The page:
Zola, Emile(-Edouard-Charles-Antoine) (b. April 2, 1840, Paris, Fr.--d. Sept. 28, 1902, Paris)
French novelist and critic, the founder of the naturalist movement in literature.
Zola grew up in straitened circumstances. After failing his baccalaureat examination, he spent two years in a vain search for employment. He eventually secured a clerical post in a shipping firm, which he loathed, and in 1862 moved to the sales department of the publishing house of Louis-Christophe-Francois Hachette. Hachette encouraged him in his writing. Zola's first book, published in 1864, was a collection of short stories called Contes a Ninon. It was followed in 1865 by a sordid autobiographical novel, La Confession de Claude, which attracted the attention of the police and led to Zola's departure from Hachette.
Therese Raquin, a gruesome novel in which he put his "scientific" theories into practice for the first time, appeared in 1867. Madeleine Ferat (Shame), another experiment in scientific fiction, followed in 1868. In 1870 he wrote the first two novels of an ambitious project, later called the Rougon-Macquart cycle (1871-93), originally intended to include 10 novels but expanded to 20. The opening volume of the cycle, La Fortune des Rougon , was published in book form in 1871, and five more volumes followed in the next five years. The appearance in 1877 of L'Assommoir (Drunkard), a study of alcoholism, made Zola the best-known writer in France. The remaining 13 novels--including such well-known works as Nana (1880), Germinal (1885), L'Oeuvre (1886), and La Bete humaine (1890)--occupied him for another 16 years. The Rougon-Macquart cycle was followed by two short cycles, Les Trois Villes ("The Three Cities") and Les Quatre Evangiles ("The Four Gospels").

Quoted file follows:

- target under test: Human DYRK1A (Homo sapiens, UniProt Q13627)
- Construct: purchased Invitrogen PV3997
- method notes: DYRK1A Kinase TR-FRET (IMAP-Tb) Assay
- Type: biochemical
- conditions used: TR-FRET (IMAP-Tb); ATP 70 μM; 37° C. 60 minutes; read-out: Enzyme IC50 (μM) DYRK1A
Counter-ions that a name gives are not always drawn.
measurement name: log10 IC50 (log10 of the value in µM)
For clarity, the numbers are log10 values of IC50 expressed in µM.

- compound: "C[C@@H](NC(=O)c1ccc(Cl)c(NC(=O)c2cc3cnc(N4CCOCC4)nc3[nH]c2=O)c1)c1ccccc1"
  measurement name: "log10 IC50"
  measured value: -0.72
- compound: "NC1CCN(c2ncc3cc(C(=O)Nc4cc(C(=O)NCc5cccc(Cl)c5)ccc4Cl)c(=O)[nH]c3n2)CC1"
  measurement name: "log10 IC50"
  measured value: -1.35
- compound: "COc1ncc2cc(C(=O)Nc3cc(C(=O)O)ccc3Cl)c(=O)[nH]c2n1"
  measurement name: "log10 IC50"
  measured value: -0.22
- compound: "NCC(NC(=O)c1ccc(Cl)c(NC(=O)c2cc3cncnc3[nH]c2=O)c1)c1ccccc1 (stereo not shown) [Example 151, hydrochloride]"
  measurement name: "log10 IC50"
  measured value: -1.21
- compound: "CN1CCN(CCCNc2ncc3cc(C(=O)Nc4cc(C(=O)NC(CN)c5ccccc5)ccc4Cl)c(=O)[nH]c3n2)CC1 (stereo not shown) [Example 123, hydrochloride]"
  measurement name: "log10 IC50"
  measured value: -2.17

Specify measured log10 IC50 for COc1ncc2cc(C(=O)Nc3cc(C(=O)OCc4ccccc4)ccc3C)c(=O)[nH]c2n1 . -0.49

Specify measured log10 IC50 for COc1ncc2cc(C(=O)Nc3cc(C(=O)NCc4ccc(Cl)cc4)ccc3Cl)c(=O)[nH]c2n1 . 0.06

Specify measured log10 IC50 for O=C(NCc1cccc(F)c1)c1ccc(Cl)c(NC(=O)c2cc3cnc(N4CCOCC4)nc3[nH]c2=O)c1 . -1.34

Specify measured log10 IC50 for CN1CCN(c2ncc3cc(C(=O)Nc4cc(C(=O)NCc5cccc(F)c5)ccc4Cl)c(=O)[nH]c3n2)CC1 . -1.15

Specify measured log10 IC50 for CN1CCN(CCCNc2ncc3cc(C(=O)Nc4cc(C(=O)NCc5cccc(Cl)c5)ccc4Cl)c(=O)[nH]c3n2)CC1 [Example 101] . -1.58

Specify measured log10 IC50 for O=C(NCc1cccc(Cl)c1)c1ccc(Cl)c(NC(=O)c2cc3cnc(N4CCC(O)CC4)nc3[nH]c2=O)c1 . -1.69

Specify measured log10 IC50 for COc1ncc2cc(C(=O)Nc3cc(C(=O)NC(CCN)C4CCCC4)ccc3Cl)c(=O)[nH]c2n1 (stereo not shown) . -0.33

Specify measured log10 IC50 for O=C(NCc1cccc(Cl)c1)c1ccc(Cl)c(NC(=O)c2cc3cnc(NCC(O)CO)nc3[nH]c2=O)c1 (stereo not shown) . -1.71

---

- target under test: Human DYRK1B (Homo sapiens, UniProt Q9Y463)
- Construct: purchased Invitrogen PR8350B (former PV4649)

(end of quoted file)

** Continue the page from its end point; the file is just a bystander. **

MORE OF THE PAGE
As a writer, Zola was both inspired and limited by his credulous faith in science and his uncritical acceptance of scientific determinism. He maintained that naturalism was indigenous to French life and believed that human nature was completely determined by heredity.
Zola's career is also notable for his involvement in the Dreyfus affair, especially for his open letter, J'accuse, denouncing the French army general staff. Zola died under mysterious circumstances, overcome by carbon monoxide fumes in his sleep. Although nominated 19 times for inclusion in the Academie Francaise, he was never elected.